Recognising the power in small acts of love, goodness and beauty
By mid-afternoon, much of Jose’s garden is shaded by its large banana trees. An occasional breath of breeze from the nearby river bed rattles the dry banana fronds, offering some relief from the heat, and stirring organic green, wafts of tomato plants and dusty compost.
But the path to the river is steep and it’s not hard to imagine the countless trips to the river itself to carry water needed for the growing vegetables amid the baking heat of Timor Leste’s dry season. That there is a healthy garden here is testament to Jose’s hard work and his commitment to his family and his neighbours.
Planted on the bank of a broad river bed, it’s a village we would struggle to find on a map of a country, and many of us would struggle to find on a map. Here we heard the first news of the 2016 United States presidential election result, haltingly downloaded with intermittent phone reception, but nonetheless stunning for its feeble delivery from yesterday’s news half a world away.
That afternoon’s headlines precipitated wave after wave of media uproar, reporting, analysis and commentary. This might be the only report of Jose’s garden. But it might be more important.
“The more important aspects of the law—justice, mercy, and faith” (Matthew 23:23, NLT)—sometimes look like smaller acts of everyday kindness, careful listening and simply helping others grow better gardens and have access to better food.Nathan Brown, Book Editor, Signs PublishingJose received training in establishing and growing a “kitchen garden” as part of an Adventist Development and Relief Agency (ADRA) project in nearby Indonesia. His enthusiasm for what he learned was part of the impetus for ADRA beginning a similar program in his home village. When ADRA began training in plant propagation, making compost, setting up irrigation systems, using better gardening techniques and eventually incorporating more vegetables into their diet, Jose established his own garden plot in addition to those of the “official” ADRA project.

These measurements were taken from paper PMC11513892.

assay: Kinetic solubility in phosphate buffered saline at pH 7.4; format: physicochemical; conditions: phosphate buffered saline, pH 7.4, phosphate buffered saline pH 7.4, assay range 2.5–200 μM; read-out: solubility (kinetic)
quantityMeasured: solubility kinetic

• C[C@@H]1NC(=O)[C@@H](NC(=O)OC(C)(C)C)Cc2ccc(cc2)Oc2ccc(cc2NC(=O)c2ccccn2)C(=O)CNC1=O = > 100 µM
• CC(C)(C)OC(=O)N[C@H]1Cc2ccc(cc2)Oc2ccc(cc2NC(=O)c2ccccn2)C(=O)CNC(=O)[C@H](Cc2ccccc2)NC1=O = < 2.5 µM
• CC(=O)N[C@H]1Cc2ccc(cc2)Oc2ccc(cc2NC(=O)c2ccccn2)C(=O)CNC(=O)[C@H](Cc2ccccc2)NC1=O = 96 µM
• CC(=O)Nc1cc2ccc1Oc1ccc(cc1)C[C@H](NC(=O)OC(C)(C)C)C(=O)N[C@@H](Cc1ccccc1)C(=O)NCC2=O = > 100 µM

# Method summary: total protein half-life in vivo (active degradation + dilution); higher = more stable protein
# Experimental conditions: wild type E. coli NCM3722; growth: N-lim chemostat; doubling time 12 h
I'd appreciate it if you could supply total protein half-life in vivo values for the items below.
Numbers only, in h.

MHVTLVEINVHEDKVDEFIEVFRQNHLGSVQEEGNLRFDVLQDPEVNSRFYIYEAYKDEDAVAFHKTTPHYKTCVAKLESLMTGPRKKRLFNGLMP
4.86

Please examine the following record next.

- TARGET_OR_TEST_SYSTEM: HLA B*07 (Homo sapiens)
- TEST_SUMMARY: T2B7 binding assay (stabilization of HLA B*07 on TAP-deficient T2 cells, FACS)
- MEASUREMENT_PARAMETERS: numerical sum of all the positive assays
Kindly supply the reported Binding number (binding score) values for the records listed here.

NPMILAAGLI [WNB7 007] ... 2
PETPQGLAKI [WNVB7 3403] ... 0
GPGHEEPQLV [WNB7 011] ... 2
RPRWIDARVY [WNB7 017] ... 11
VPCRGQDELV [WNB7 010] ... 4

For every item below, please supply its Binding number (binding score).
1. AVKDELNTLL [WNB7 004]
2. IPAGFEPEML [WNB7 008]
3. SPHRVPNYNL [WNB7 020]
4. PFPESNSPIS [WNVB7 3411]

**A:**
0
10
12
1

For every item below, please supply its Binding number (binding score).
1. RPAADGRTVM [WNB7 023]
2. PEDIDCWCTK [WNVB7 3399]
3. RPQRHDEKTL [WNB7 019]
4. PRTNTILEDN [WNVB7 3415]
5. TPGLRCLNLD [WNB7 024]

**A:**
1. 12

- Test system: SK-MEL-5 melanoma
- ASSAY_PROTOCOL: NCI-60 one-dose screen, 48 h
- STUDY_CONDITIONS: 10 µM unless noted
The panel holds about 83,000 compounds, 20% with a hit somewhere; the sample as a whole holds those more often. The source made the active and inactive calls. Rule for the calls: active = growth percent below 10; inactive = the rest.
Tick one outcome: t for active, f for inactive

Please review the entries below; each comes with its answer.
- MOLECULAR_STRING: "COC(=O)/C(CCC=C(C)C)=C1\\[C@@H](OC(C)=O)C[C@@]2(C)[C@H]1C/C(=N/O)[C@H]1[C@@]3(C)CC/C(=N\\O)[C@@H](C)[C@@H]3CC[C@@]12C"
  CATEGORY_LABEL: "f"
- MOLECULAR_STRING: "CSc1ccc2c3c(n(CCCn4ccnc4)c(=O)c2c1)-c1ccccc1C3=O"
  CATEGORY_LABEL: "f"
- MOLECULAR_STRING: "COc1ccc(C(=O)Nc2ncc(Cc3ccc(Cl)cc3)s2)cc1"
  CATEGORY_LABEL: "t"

If “the kingdom of heaven is like a mustard seed planted in a field”—as Jesus taught (Matthew 13:31, NLT)—the kingdom of heaven is also like a tomato seed planted in Jose’s hot, dry riverbank garden. In this garden, the green smells of plants and the rising blush of ripening tomatoes are manifestations of this kingdom.
At every stage of the process, the values and citizens of the kingdom support the opportunities of this garden. Donors and Adventist Church members, ADRA staff, even Jose himself, play their role according to their kingdom priorities. It isn’t perfect. At all levels, the work is difficult—“By the sweat of your brow will you have food to eat” (Genesis 3:19, NLT)—and progress often faltering.
But this kingdom measures success and significance in unexpected and counter-intuitive ways. The small and the weak are treasured and cherished. The “cup of water” offered generously (see Matthew 10:42) might be more important than an army on the march. Watering the fragility of an uncurling tomato seedling in a tropical garden can be more powerful than an election result.
Believing this—practicing this—requires faith, hope and imagination. The kingdom of heaven demands seeing with new eyes and in new ways. We are called to resist the persistent voices of news, commentary and other media that perpetually urge their headlines and breaking stories as most important and urgent. Instead, we recognise the power in every mustard seed and every tomato plant, in every small act of love, goodness and beauty. Because it is imbued with the power of resurrection and the reality of the kingdom of heaven, every seed has eternal possibilities and implications.
This is not to say “big” news is unimportant or we should not be involved and concerned in larger political processes in which we can raise our voices. But “the more important aspects of the law—justice, mercy, and faith” (Matthew 23:23, NLT)—sometimes look like smaller acts of everyday kindness, careful listening and simply helping others grow better gardens and have access to better food.
If the kingdom of heaven is like a tomato seed, these are the small things we should be looking out for in faithfully growing the kingdom, serving its people and following our God.
This article appeared first in Adventist World.
Jose in his garden/Angela Brown